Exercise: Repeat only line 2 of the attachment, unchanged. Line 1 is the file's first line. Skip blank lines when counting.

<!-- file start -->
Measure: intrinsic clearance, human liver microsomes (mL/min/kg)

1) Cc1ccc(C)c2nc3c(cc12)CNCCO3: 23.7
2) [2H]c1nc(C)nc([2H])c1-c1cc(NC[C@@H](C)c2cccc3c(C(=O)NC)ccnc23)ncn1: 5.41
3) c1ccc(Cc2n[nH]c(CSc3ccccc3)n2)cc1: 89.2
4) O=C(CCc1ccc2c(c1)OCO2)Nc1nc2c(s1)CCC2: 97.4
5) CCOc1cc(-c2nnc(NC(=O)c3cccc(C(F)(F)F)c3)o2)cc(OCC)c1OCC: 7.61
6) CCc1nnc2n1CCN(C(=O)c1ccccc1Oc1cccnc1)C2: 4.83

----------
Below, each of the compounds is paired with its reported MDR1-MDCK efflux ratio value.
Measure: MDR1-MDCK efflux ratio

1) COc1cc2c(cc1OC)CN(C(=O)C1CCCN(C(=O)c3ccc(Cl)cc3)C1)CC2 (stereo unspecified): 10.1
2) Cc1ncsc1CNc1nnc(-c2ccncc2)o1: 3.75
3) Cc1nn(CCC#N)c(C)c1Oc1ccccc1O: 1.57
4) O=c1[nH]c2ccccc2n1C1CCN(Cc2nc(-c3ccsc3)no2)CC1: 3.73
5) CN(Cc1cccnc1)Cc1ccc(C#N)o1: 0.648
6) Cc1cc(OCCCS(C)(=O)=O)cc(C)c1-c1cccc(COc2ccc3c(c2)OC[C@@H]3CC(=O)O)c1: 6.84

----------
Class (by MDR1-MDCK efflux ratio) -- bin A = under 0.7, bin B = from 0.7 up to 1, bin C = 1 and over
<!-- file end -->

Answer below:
1) Cc1ccc(C)c2nc3c(cc12)CNCCO3: 23.7